• This is Sauder’s intro to business course for commerce students. I actually began taking it in July of 2020 as Sauder had given the option for students to do an “early start”, this was a good way to adjust to the online learning environment and also meant that the course ended earlier, making the load during finals season lighter. I took this course with Elicia Salzberg and Ann Stone.
  • To set some expectations, in the last two years, no one has gotten higher than a 90 in this class. Instead of going in with particular grade expectations, try to use COMM 101 as an opportunity to either a) learn about basic business ideas and principles if you were not exposed to them in high school or b) set your expectations and develop the skills for what many of the qualitative Sauder business courses look for (ie. participation, group work, strong business writing).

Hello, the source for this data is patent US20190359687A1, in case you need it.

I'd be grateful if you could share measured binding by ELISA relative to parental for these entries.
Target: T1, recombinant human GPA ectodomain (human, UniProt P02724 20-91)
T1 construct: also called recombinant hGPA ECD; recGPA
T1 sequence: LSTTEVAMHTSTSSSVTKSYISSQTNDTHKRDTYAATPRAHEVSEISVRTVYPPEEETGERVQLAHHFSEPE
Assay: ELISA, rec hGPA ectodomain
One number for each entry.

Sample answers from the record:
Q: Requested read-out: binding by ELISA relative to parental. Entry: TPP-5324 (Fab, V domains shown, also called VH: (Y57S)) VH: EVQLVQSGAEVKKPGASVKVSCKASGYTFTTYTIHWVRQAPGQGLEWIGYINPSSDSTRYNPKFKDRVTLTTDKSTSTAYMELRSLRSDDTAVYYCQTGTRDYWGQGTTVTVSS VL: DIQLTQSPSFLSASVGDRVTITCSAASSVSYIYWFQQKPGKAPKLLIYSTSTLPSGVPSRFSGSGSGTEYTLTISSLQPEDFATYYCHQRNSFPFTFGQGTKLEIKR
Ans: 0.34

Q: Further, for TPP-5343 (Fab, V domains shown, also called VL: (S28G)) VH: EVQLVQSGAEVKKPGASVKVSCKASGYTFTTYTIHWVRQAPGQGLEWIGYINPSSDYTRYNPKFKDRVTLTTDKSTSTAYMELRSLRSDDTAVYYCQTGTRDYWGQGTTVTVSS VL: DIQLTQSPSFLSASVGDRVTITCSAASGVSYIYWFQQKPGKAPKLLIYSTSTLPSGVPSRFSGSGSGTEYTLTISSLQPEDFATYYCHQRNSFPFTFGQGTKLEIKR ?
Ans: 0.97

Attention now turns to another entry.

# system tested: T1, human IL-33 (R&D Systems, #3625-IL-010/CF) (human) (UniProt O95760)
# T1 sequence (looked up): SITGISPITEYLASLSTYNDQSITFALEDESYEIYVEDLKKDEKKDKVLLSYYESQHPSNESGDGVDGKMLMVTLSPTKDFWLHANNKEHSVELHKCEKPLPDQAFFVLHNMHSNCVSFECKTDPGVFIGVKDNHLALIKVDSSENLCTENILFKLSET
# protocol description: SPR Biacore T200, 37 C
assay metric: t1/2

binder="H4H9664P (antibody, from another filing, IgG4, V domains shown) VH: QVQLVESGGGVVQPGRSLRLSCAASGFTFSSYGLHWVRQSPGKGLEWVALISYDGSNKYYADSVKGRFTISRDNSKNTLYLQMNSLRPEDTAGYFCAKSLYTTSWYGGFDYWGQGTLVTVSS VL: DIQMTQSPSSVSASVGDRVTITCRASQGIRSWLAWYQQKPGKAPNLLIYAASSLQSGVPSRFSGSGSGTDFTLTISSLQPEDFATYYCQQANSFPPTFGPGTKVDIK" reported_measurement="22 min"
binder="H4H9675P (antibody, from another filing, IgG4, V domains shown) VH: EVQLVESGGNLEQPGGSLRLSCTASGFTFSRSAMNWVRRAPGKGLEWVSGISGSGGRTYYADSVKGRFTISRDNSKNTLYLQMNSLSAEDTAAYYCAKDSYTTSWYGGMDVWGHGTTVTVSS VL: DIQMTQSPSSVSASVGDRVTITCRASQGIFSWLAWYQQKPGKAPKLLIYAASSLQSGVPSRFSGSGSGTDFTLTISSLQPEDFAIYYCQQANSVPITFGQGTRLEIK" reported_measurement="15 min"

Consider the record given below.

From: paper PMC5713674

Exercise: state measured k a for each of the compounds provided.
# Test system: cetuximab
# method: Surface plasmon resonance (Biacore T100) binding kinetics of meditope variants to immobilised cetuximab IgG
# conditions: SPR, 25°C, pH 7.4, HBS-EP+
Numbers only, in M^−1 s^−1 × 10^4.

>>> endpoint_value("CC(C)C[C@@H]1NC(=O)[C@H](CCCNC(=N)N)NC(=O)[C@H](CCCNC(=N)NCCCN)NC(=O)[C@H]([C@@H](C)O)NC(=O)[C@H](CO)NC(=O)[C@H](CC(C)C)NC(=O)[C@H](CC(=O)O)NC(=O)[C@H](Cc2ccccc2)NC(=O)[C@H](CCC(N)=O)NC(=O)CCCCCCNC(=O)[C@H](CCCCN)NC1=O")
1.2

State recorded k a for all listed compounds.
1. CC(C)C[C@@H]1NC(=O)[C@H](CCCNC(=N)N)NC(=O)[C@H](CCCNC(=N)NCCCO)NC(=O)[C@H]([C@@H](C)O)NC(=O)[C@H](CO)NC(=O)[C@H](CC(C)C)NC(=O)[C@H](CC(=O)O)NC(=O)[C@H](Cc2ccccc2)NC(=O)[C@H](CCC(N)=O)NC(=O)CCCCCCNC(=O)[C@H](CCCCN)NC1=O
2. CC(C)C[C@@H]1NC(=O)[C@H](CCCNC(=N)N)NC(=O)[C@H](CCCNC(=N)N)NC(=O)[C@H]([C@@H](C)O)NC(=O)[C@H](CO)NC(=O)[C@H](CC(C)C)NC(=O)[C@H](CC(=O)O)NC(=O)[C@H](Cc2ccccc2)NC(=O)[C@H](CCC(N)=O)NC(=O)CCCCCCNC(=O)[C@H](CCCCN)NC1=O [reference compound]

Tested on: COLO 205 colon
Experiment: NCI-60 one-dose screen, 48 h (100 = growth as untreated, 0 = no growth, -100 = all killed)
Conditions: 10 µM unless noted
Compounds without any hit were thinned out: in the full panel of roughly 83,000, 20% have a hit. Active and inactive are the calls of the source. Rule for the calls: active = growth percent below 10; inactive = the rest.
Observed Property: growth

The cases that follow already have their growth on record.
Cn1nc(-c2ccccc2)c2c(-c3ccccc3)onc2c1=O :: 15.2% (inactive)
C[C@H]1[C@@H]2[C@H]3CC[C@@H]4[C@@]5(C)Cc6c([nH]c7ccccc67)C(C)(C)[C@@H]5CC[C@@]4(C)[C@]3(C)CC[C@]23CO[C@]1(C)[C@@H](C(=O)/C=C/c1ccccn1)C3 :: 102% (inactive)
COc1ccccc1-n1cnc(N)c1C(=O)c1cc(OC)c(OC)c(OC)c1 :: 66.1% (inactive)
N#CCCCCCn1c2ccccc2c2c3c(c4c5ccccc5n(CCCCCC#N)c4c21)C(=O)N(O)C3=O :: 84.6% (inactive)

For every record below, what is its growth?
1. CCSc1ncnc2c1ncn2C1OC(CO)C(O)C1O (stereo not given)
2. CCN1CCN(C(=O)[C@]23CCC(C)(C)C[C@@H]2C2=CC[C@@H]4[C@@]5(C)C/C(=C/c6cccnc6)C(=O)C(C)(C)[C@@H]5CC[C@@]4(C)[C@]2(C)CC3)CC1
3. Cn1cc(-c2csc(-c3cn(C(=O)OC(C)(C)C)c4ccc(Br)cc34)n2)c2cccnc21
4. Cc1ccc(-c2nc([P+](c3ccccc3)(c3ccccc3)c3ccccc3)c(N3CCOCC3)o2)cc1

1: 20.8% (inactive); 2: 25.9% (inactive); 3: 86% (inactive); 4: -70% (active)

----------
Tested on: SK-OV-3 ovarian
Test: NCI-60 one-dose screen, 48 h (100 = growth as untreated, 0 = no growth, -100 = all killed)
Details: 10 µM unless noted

COMM 186E — Values, Ethics and Community

  • Originally 186E was slated to become a course for the 2021–2022 year, however due to the pandemic, it was pushed forward in an effort to increase engagement between first years. The course was split up into three sections (see course name) with a different instructor for each section and included a weekly tutorial that was not relevant to course content but sought to build up a ‘community’. I took this course with Michael Daniels, Tamar Milne and Jenny Dickson, respectively.